Reviewed by GREG KING
Director: Andre Singer.
What a powerful, moving but grim film to start the day with!
When the allied troops liberated the concentration camps in 1945 Allied soldiers, who had been specially trained as cameramen, filmed the stark conditions as a record of the atrocities committed by the Nazis. They captured some horrific and deeply disturbing images of malnourished and emaciated bodies, mass graves, the sick and elderly who had almost given up hope, and survivors who were too listless and weak to move.
And the soldiers talked about the smells, the foul stench and the spread of typhus through the camps. They were determined that what they saw at places like Bergen-Belsen, Dachau, Mauthausen and Auschwitz needed to be recorded permanently as a way of showing the German people what had been done in the camps, and to make them feel guilt at what they permitted to happen.
Under the direction of Sidney Bernstein, who during WWII served as the film advisor to the Ministry of Information, the Imperial War Museum in London painstakingly edited the raw documentary footage and shaped it into the film German Concentration Camps Factual Survey. They added a powerful and insightful narration written by journalist Richard Crossman to try and place the horrors of the camps into perspective. And apparently legendary film director Alfred Hitchcock, himself a close personal friend of Bernstein’s, was involved in offering advice on how best to shape the footage.
But due to political considerations in the brave and uncertain new post-war world, and the gruesome and harrowing nature of much of the raw footage, the project foundered and was buried away. It never saw the light of day, until a restoration project began work on shaping the material. Billy Wilder edited some of the available footage into a documentary for the US Army, under the title Death Mills. An incomplete version of the documentary screened on American television in the mid 80s under the title of Memory Of The Camps. German Concentration Camps Factual Survey actually screened at last year’s MIFF, where it was accompanied by a brief lecture on the historical significance of the film itself.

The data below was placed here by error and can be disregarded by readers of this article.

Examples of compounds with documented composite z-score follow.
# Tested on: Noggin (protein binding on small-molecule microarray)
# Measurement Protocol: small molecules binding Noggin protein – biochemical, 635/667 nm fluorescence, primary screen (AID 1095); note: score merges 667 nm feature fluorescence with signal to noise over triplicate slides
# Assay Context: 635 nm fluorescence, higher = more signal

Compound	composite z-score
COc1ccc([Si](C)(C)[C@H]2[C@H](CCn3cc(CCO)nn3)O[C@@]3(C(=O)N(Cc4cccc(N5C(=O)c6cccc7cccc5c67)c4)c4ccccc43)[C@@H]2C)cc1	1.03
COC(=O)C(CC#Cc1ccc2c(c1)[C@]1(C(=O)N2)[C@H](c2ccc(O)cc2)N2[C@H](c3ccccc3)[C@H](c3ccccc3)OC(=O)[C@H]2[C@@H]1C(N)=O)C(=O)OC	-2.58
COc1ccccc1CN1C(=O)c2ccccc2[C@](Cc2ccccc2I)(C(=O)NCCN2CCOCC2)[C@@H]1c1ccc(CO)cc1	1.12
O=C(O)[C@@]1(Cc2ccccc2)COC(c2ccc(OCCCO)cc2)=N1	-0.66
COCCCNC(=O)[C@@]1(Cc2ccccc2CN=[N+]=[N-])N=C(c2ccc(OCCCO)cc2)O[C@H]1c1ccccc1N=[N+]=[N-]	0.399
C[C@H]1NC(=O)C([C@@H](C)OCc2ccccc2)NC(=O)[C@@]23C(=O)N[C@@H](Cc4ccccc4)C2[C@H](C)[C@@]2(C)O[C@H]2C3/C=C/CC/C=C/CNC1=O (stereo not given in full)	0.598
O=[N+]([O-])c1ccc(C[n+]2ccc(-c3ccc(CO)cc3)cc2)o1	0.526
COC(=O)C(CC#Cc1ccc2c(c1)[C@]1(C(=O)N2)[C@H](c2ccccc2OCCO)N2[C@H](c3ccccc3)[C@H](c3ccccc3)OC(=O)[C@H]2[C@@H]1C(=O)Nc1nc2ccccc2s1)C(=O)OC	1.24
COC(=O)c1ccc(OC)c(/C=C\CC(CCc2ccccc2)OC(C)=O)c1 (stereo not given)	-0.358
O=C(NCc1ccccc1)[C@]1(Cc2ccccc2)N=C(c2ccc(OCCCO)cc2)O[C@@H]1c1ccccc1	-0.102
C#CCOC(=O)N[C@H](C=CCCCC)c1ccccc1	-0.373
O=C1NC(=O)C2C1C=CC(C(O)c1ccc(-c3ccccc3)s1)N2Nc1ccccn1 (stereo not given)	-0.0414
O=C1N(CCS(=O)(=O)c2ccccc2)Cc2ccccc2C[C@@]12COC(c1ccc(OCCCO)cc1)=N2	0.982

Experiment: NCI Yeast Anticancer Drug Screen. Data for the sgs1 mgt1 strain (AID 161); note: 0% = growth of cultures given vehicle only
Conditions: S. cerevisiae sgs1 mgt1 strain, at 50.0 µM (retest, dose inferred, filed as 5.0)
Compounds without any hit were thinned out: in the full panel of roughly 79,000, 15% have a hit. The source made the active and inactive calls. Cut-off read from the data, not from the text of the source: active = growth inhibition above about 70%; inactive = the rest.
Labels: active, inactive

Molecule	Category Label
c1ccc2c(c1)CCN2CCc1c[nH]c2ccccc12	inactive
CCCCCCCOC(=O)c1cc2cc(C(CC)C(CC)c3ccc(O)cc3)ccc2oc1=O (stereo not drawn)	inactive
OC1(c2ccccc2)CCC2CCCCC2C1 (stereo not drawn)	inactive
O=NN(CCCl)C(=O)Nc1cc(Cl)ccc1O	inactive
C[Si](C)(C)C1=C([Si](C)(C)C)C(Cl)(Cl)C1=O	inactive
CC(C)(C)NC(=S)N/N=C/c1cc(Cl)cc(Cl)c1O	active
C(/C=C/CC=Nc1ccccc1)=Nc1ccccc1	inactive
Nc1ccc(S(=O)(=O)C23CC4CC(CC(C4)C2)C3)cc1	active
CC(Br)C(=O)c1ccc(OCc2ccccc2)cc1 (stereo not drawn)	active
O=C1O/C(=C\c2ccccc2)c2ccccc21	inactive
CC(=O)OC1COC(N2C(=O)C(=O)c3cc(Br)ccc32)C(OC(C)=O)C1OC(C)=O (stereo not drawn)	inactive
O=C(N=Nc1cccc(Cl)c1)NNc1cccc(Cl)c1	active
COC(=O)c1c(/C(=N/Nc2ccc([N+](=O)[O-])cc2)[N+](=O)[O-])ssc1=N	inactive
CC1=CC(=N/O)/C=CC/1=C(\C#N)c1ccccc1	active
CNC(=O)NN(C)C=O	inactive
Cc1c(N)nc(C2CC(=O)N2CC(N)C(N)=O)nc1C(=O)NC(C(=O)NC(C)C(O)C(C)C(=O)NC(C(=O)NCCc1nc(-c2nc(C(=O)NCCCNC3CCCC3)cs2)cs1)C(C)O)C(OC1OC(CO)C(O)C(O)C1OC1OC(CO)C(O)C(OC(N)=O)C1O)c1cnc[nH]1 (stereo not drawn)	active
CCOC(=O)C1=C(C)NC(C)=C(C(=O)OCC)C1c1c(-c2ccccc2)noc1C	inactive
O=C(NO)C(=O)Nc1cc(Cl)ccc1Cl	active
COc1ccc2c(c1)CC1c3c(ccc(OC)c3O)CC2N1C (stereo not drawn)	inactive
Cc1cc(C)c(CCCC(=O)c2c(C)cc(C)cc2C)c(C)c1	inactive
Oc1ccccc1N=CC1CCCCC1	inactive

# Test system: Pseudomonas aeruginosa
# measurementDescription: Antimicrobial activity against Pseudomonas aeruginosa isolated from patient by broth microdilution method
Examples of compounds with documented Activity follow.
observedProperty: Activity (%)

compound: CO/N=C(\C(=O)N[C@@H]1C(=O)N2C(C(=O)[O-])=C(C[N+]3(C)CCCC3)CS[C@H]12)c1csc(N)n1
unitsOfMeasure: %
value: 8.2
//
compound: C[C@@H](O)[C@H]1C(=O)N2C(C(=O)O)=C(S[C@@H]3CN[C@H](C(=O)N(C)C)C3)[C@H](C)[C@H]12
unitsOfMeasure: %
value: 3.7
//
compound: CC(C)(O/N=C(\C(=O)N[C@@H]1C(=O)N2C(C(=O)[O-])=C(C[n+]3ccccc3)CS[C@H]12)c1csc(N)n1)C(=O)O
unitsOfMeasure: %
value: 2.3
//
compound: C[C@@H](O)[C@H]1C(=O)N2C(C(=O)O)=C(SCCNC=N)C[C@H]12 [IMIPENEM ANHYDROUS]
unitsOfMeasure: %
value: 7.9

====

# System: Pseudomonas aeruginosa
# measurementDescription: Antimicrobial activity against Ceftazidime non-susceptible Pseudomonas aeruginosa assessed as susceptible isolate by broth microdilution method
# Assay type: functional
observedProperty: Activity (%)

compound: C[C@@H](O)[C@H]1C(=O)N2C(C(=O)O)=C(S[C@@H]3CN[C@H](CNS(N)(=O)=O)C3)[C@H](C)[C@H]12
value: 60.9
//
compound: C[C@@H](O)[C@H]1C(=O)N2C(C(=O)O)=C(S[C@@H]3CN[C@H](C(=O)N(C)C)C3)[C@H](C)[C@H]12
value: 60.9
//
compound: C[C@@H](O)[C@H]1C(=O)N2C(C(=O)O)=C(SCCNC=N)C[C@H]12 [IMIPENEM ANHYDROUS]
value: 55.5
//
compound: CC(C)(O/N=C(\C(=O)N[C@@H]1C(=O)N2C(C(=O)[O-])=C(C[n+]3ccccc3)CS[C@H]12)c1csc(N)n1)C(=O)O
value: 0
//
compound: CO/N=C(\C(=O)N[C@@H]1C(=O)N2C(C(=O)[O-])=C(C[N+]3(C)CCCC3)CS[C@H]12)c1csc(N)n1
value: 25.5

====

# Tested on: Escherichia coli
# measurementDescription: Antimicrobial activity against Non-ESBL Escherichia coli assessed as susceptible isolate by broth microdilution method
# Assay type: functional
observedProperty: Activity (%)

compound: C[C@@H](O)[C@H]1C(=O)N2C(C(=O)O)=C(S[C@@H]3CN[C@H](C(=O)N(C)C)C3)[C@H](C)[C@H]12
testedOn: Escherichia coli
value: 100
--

Producer Brett Ratner (best known as a director on films like the Rush Hour trilogy, Red Dragon, etc) and anthropologist turned director Andre Singer (a veteran producer of confronting documentaries like The Act Of Killing, etc) have helped produce this documentary tracing the efforts to restore the film to its original intent. They have mixed restored, rarely seen and supposedly missing archival footage with some potent interviews with many of the camp survivors and cameramen who shot the disturbing images. And many of those are still moved and distressed by what they encountered sixty years earlier, visibly breaking down on camera as they recall the sights and smells.
There have been other films, like Alain Resnais’ 1955 short film Night And Fog, that have also explored the horrors of the Holocaust and the Final Solution in confronting fashion. With some graphic and disturbing images of emaciated and skeletal bodies being bulldozed into a mass grave, this moving and disturbing documentary conveys the horrors of the Holocaust more powerfully than any handful of other documentaries or fictitious films on the subject. Helena Bonham Carter’s reverent narration adds gravity to the film and places the material in perspective.
Night Will Fall is eye opening and gut wrenching stuff. The producers of Night Will Fall are obviously hoping that their film will offer a salutary history lesson, and serve as a reminder that these atrocities of war should never be forgotten.